Why is Central Admin on an application server by default? It seems like if you wanted your app server to truly be an app server, then you wouldn't have it serving any sites. This seems like it could also be a problem for availability. If your app server goes down, then so does Central Admin. Of course this is assuming that there is only 1 app server, but most set ups I've seen, or read questions on, have 1 app server and 2 WFE's. Why not have Central admin on the WFE's?

1 Answer 1


I'm not sure on Microsoft's reasoning, but when I design farms, I purposely leave CA on an app server as it is not a high traffic site and won't affect performance of the app server.

It's the management tool for your farm, so keeping it on servers that its managing makes sense to me. It also allows you to extract a level of security by not putting it on a web front end, which could be accessed via a load balancer, instead it's on server that's behind the scenes that less users would even know about.

Just my 2 cents.

  • I agree with David on this. The CA aspect itself is strictly just an administrative interface, but the server it is installed on tends to be pretty important since it is the seed for your farm. Because of that, I also make it an app server. While SharePoint has evolved significantly over the past 12 years, and the deployments have gotten significantly more complex, this initial seed for the farm remains pretty important. May 8, 2013 at 16:50
  • 2
    David is correct. CA is an admin only site that has the potential to completely destroy your entire farm if misused or hacked. In many farms, particularly Internet/Extranet farms, the WFEs are exposed to the internet and are thus subject to being hacked. If Central Admin isn't even installed on a WFE, it eliminates the potential that a hacker will gain access to it.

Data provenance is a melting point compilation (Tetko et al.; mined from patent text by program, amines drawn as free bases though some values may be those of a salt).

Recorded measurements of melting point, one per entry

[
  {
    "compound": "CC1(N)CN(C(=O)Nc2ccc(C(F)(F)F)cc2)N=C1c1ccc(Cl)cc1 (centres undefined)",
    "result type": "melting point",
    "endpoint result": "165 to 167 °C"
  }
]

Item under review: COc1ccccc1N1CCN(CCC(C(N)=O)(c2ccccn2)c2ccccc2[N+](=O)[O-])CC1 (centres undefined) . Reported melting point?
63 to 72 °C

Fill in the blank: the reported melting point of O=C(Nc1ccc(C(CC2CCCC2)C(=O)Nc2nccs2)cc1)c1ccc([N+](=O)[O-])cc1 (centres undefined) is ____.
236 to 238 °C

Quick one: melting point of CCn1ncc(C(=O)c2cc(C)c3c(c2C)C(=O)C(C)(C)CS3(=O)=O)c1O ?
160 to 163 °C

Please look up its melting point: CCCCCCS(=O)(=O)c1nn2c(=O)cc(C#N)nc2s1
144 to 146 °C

– Dave Wise
    May 8, 2013 at 16:54
  • I am surprised and appreciative of the quick feedback! It makes sense that you don't want to expose CA to the web. I hadn't considered that. The case I am facing is for a company's intranet. When it comes to the intranet, this doesn't seem to provide extra security. The only difference in accessing CA from any computer on the intranet is myspwfe:8080 vs myspapp:8080. I can, however, understand how the app server would be the default. Also, you mention that keeping it on the severs its managing makes sense.... but it also manages the WFE's and then you state you don't place it on those?
    – TigerBear
    May 8, 2013 at 19:43
  • in a normal intranet deployment, the WFE is addressed as something like "Intranet.domain.com" whereas the app server usually is addressed as ServerName:port. Your point is technically correct in that it can be accessed just as easily, though it is usually far less likely to be done as nobody other than the SharePoint Admins even know the name of the app server.
    – Dave Wise
    May 8, 2013 at 20:05

Your Answer

By clicking “Post Your Answer”, you agree to our terms of service and acknowledge you have read our privacy policy.

Not the answer you're looking for? Browse other questions tagged or ask your own question.